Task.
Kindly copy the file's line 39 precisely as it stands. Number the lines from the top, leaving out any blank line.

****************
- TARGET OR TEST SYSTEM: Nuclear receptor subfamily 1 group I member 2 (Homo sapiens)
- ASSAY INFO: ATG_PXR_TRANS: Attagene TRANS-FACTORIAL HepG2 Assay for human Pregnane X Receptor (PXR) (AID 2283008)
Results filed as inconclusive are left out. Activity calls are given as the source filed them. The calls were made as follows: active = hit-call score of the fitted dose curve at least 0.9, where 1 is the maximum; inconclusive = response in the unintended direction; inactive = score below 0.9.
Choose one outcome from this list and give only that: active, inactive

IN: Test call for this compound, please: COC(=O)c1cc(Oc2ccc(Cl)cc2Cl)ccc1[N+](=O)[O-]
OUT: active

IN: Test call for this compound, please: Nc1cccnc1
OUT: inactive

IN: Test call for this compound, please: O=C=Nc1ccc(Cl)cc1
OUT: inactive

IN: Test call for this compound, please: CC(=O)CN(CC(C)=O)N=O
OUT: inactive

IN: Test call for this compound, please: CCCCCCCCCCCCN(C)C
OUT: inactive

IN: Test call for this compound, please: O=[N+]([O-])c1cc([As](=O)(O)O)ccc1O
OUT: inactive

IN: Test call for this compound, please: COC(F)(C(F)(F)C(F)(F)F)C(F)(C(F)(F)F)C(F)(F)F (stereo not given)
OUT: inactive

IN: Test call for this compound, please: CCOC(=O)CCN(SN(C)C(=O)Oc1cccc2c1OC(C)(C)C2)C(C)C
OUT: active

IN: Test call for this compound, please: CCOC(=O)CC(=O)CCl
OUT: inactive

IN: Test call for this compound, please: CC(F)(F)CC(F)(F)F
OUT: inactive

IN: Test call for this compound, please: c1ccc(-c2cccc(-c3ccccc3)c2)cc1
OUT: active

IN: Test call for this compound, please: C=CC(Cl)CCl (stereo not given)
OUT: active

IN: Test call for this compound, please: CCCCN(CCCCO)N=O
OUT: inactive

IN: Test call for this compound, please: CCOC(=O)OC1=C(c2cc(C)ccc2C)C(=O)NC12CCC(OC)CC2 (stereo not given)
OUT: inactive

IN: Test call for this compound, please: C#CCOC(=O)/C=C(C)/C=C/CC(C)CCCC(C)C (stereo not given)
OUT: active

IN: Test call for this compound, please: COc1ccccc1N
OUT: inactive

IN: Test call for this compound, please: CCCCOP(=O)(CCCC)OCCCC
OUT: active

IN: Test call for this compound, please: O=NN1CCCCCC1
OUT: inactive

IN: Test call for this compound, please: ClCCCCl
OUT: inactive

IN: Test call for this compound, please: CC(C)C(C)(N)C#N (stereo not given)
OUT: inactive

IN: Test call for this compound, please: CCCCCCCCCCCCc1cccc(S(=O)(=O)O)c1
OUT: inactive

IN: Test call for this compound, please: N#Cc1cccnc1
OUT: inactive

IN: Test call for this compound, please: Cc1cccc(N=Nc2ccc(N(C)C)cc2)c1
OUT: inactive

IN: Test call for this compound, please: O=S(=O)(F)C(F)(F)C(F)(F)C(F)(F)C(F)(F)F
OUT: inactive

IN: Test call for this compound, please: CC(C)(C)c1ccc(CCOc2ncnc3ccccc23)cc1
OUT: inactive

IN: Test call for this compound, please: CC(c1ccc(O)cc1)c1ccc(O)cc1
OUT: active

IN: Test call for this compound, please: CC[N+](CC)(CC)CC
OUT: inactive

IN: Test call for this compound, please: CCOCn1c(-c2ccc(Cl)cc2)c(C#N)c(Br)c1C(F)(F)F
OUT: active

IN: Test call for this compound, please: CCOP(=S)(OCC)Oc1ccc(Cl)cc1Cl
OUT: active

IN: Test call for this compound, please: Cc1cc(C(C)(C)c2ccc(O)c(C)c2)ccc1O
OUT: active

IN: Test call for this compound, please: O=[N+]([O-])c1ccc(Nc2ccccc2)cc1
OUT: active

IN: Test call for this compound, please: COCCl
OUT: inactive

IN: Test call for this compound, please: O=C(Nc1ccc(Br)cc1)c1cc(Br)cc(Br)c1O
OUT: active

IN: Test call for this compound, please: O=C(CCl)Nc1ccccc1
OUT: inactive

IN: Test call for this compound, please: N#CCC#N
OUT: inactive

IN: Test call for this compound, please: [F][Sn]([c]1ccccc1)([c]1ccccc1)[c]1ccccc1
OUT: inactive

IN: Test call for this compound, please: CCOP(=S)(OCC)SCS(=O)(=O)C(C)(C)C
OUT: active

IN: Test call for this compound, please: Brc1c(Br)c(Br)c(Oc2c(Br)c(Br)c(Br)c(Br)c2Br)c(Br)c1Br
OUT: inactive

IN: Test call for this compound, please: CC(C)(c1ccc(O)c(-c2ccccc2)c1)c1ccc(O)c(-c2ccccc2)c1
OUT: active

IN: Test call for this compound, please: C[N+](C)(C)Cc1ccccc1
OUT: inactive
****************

IN: Test call for this compound, please: O=NN1CCCCCC1